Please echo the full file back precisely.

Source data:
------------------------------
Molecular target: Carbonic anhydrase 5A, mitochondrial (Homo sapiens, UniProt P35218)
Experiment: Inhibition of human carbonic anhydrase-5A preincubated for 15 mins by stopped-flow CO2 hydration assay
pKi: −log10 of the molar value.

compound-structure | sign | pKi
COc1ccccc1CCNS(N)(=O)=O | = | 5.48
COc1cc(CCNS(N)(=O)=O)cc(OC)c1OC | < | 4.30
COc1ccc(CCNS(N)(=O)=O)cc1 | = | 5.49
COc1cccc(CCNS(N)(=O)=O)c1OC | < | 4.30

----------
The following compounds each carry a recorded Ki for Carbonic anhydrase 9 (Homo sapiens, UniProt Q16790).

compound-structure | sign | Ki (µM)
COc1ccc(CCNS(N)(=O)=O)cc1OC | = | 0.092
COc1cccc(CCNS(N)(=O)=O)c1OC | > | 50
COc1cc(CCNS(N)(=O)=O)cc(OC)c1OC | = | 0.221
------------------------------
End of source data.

Molecular target: Carbonic anhydrase 5A, mitochondrial (Homo sapiens, UniProt P35218)
Experiment: Inhibition of human carbonic anhydrase-5A preincubated for 15 mins by stopped-flow CO2 hydration assay
pKi: −log10 of the molar value.

compound-structure | sign | pKi
COc1ccccc1CCNS(N)(=O)=O | = | 5.48
COc1cc(CCNS(N)(=O)=O)cc(OC)c1OC | < | 4.30
COc1ccc(CCNS(N)(=O)=O)cc1 | = | 5.49
COc1cccc(CCNS(N)(=O)=O)c1OC | < | 4.30

----------
The following compounds each carry a recorded Ki for Carbonic anhydrase 9 (Homo sapiens, UniProt Q16790).

compound-structure | sign | Ki (µM)
COc1ccc(CCNS(N)(=O)=O)cc1OC | = | 0.092
COc1cccc(CCNS(N)(=O)=O)c1OC | > | 50
COc1cc(CCNS(N)(=O)=O)cc(OC)c1OC | = | 0.221